Despite the above legal and institutional shifts, mainstream media outlets and many researchers and scholars continue to discuss the regime in Jordan through the adage of being stuck between a rock and a hard place. Such characterizations minimize the intentionality and effects of a broader set of measures designed to concentrate power and undermine oppositional discourse and mobilization. At the same time, little to no attention has been given to what is undoubtedly two of the most significant macro-level developments since the uprisings: the fiscal transformations in the government budget (including subsidy cuts and foreign loans/grants disbursements); and the attempted evisceration of the Jordanian Muslim Brotherhood (which has featured specific participation by various state institutions). This is to say nothing of other developments such as the assassination of Jordanian dissident Nahed Hattar and the implications of his case for broader questions of freedom of speech and incitement to violence; the Jordanian-Israeli gas agreement; or any other number of issues.
During the initial stages of the uprisings, and attempts at opposition mobilization in Jordan, the frequent refrain of “forever on the brink” was used to describe politics in the kingdom. At the time, some of the more critical analysts claimed that such statements were premature and designed to hedge one’s bets. Today, in what some claim to be the post-uprisings moment in Jordan, many cling to the term “between a rock and a hard place” to describe the regime. Jordan as a state and population has for too long been problematically described as dependent and complacent, respectively. Yet if anything, the last six years reveal most of the knowledge produced on Jordan to be precisely that: dependent on regime statements and complacent with its doubling down. All the while, sociopolitical and institutional dynamics continue to shift in specific ways, betraying the reality of popular desires of meaningful change, regime policies of counter-revolution, and a regional-international context that complicates the rational choices of those seeking more accountability, transparency, and social justice.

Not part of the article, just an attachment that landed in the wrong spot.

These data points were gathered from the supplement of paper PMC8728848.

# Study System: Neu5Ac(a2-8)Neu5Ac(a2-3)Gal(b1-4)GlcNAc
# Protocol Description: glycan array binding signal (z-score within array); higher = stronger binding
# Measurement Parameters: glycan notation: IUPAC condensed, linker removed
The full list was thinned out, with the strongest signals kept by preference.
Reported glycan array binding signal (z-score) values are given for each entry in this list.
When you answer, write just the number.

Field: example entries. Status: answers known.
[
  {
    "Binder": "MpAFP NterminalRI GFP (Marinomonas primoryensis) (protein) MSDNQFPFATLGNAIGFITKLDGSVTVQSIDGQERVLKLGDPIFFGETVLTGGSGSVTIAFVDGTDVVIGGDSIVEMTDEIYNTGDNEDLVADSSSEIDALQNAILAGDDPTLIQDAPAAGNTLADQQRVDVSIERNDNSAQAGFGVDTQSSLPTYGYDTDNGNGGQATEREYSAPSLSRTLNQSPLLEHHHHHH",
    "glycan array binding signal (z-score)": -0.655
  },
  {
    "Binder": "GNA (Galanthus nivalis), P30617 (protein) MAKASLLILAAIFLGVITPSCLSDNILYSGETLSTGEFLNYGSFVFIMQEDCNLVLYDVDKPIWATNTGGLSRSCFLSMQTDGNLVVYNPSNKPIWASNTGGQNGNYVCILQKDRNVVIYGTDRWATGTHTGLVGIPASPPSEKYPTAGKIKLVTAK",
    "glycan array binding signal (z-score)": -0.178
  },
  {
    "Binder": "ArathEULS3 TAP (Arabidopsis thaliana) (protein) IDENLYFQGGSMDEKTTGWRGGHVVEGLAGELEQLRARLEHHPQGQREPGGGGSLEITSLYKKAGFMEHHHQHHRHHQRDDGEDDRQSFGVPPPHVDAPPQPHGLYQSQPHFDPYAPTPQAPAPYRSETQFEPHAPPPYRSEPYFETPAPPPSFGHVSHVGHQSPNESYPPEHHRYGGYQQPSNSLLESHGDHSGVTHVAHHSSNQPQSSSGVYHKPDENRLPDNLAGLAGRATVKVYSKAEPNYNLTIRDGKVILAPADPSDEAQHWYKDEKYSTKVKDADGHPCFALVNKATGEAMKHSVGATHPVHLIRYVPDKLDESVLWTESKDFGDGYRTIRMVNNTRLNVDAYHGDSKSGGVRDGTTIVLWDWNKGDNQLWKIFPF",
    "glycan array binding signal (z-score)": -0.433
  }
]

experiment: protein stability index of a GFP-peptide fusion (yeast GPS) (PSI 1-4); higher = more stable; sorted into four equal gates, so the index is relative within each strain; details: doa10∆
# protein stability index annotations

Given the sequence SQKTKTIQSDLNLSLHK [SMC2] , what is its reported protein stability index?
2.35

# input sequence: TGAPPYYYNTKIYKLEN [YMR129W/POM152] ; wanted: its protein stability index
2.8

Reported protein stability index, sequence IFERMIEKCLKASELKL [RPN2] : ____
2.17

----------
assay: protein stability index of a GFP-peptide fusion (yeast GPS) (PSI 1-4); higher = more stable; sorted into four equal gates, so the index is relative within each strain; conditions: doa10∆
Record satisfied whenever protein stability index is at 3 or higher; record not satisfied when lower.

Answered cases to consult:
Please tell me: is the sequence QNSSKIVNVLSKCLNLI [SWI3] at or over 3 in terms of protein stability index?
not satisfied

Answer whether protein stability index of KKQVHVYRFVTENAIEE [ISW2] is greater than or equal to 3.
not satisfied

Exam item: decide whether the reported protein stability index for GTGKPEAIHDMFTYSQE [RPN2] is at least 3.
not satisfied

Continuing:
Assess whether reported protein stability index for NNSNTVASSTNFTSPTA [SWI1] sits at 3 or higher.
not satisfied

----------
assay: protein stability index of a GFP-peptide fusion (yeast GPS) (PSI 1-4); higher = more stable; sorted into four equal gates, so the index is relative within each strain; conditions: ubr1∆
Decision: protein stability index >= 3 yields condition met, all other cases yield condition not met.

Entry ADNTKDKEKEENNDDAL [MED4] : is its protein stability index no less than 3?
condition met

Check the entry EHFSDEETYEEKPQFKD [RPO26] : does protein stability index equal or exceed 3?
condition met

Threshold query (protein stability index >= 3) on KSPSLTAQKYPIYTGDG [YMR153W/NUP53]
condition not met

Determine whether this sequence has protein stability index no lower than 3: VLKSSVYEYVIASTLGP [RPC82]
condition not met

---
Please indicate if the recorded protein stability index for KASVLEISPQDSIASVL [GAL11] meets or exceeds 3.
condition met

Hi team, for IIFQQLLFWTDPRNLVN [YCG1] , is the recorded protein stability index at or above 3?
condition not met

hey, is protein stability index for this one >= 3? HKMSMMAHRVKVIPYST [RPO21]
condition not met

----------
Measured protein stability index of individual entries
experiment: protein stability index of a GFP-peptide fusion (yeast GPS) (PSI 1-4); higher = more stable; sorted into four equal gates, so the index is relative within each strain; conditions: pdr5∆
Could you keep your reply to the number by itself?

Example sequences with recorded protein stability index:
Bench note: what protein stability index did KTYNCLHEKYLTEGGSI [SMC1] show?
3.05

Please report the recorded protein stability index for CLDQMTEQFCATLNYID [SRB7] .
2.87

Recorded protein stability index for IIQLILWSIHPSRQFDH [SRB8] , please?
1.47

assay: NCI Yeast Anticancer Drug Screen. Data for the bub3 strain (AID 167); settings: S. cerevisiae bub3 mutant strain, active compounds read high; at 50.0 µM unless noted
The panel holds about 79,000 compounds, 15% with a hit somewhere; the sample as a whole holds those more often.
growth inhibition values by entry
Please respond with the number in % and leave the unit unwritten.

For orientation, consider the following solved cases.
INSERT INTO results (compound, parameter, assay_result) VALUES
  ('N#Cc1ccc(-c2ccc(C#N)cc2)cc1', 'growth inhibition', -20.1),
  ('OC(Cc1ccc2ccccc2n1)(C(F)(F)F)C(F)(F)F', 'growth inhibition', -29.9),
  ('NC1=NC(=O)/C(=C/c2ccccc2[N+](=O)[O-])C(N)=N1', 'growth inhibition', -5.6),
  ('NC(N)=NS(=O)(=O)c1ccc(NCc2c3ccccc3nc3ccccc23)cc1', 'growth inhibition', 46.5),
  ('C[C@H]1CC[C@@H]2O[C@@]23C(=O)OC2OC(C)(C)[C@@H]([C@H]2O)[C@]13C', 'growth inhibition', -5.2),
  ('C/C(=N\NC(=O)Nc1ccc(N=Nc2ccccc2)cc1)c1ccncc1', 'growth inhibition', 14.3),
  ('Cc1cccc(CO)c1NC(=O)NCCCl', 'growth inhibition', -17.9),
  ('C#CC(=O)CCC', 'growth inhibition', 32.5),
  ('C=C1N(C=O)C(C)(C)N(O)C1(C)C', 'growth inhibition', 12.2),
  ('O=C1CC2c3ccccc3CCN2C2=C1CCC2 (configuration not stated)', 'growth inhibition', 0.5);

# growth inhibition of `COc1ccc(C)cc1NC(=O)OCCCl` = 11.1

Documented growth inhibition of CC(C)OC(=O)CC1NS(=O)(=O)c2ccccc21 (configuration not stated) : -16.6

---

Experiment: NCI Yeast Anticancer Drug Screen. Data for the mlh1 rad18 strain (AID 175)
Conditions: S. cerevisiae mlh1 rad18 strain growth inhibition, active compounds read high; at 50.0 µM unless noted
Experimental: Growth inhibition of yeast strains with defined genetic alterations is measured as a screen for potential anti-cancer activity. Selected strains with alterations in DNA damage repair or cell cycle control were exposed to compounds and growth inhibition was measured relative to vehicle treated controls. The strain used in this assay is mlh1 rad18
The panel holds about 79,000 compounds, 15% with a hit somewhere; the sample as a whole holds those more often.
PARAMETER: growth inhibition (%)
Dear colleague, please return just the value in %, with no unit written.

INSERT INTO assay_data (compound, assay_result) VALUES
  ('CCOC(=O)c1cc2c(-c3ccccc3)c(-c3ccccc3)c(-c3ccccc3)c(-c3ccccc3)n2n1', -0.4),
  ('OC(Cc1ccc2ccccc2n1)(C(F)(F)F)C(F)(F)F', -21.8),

We often write in critique of, or out of frustration with, existing reporting and analysis. In the coming years, knowledge production on Jordan is sure to surge due to a range of factors—prominent among them the shifting calculus among prospective researchers concerning fieldwork options. It is in this spirit that I conclude this article with a listing of three articles that I think are worth highlighting as models of critical analysis and scholarship in Jordan during the uprisings.
• Fida Adely, “The Emergence of a New Labor Movement in Jordan,” Middle East Report 264 (Fall 2012).
• Sarah Ababneh, “Troubling the Political: Women in the Jordanian Day-Waged Labor Movement,” International Journal of Middle East Studies 48, no. 1 (February 2016).
• Tariq Tell, “Early Spring in Jordan: The Revolt of the Military Veterans,” Carnegie Middle East Center (4 November 2015).
No consideration of critical knowledge production on Jordan would be complete without acknowledging the work of the 7iber Collective (among others). They are an example of how the uprisings transformed certain individuals and organizations in such a way as to continue its possibilities. Whether journalists, researchers, or analysts, we would do well to draw some inspiration if not take some queues from their body of work.
[This article is one of six contributions to the Jadaliyya roundtable on Arab Uprisings. Click here to read the introduction or read other contributions].